The pandemic forced a lot of people into uncomfortable positions. For many parents, they had to embrace the role of teacher for children who were not enamored with distance learning.
“Oh, my God, now what are we going to do?” recalled Maria Lopez. “I was sad and scared.”
Lopez was scared for her then 12-year-old son, Alex.
“He was kind of sad because, in the beginning, he was missing his friends,” Maria said.
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The single mother said she was worried because her son has Down Syndrome, and she didn’t know if she could help Alex as well as the teachers with specialized training.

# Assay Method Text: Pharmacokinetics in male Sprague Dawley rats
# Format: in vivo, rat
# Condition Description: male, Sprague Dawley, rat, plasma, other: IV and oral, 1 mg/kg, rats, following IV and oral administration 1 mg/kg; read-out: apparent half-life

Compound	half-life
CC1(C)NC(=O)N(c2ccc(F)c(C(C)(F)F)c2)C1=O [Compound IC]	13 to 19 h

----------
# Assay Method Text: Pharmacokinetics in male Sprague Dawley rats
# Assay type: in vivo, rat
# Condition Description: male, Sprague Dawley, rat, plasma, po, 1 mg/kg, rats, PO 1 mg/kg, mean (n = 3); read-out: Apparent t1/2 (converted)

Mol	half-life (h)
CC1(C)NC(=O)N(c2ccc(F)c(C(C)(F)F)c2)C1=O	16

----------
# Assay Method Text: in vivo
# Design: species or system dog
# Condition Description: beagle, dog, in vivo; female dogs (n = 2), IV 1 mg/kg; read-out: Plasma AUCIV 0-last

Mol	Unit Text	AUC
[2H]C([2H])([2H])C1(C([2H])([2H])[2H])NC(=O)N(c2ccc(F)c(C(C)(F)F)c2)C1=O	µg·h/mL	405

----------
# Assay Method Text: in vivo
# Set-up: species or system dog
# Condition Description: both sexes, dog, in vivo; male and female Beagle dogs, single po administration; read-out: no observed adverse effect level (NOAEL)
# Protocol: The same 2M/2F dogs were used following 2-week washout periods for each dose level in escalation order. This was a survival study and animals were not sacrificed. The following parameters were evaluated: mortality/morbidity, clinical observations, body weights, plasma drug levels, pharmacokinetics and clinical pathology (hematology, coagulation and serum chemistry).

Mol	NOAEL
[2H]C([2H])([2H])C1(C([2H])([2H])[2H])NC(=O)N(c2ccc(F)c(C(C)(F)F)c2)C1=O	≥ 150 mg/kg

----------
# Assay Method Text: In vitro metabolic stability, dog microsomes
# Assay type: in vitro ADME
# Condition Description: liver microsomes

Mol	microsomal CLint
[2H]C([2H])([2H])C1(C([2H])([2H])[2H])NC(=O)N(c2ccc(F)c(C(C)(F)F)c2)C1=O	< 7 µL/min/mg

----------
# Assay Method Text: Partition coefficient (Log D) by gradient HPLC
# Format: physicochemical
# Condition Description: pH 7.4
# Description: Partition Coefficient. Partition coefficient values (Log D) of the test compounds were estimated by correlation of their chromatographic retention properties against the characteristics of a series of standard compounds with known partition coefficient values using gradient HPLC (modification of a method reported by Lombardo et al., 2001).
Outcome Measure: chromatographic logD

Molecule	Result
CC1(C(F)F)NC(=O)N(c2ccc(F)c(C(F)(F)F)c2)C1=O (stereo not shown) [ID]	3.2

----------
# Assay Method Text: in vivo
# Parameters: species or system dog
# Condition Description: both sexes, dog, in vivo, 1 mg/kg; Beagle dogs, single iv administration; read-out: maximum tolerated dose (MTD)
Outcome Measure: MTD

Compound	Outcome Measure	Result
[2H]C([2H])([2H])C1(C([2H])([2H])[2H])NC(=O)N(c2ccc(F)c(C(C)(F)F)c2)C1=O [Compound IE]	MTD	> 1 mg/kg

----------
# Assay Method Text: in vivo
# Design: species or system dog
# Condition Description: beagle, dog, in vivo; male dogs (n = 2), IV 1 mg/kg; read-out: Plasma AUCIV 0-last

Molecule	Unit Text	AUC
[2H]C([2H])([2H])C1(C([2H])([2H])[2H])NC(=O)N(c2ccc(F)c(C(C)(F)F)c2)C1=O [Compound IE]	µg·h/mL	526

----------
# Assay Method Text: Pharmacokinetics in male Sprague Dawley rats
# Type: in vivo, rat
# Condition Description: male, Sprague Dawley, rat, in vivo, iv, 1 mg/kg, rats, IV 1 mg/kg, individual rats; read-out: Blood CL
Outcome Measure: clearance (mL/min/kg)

Maria was wrong.
“He’s been awesome,” Maria said. “Everything is great.”
Maria said she took shifts at a grocery store that began at 2 a.m. so she could be home before noon to work with Alex.
“We were working every day, maybe sometimes four hours, three hours, six hours after his [online] classes,” Maria said. “I started helping him a lot. I don’t know how I became a teacher.”
Maria smiled as she said that last part. She praised Alex’s teacher Erica Paine for preparing her and Alex’s grandmother to help Alex at home.
“I feel much better," Maria said. "I feel so happy. At the same time, helping him see all the results,. Finally, he’s able to write by himself. His Spanish improved, like, 80% or more.”
Maria said Alex will attend a special program in high school next year.